Vintage Pulp Aug 23 2014
INFORMED CONSENT
National Informer gives hypnotists a bad name.


We’re back to the National Informer today for the first time in over a year. When last we shared one of these we lamented having only five issues left. We’ve since solved that problem by purchasing six more, so fret not, Informer lovers—we have fresh stocks to amaze and thrill you. This issue comes from today in 1970 and it announces that a woman was raped under hypnosis. Fortunately, this story is nothing more than tabloid titillation. It’s told in a first person perspective designed to get pulses racing, as the woman describes how the hypnotist—who is her husband—used his power to make her cheat so he could divorce her. As she eventually remembers what happened she gives readers a highly sexual account of her ravishment. The story was obviously concocted in the brain of some sweaty Informer scribe, doubtless a male one, who possibly went on to write sleaze novels.
 
The issue’s real centerpiece, as far as we’re concerned, is the Amazing Criswell and his always astounding predictions. He really outdoes himself this time, telling readers, “I predict that a female ape will be impregnated thru artificial insemination with the male of the human species and the result will be a retarded ape.” Elsewhere in the issue you get a carefully considered weighing of whether whites, blacks or Asians are better at sex, a discussion of why sexy feet are indispensable for women, and dire warnings about the dangers of credit card usage. Eight scans below, and more tasty issues of Informer you can access by clicking here, here, and here.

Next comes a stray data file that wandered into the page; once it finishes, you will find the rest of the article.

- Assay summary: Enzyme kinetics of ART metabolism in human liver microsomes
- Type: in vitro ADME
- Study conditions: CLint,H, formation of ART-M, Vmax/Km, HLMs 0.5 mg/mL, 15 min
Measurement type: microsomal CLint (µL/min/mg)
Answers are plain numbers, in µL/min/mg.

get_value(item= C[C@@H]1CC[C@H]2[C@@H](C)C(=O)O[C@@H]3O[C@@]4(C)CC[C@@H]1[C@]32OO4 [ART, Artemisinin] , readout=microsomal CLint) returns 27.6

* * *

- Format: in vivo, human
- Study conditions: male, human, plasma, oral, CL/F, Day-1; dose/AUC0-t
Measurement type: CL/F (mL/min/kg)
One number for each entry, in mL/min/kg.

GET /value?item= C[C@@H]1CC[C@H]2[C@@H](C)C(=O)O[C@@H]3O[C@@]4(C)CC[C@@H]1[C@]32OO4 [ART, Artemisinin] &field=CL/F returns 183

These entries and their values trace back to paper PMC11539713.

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Vintage Pulp Aug 23 2014
COUPLES COUNSELING
Tabloid reveals the secret of successful marriages.

Above, a cover of the Montreal-based tabloid Midnight from today in 1965 with June Wilkinson on the cover and a header offering readers some marital advice. Our advice is never take advice from a tabloid. We’ve featured Wilkinson here quite a bit. You can see all those posts by clicking her keywords just below.

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Vintage Pulp Aug 22 2014
PURRFECT MATCH
Sometimes you just need a little pussy.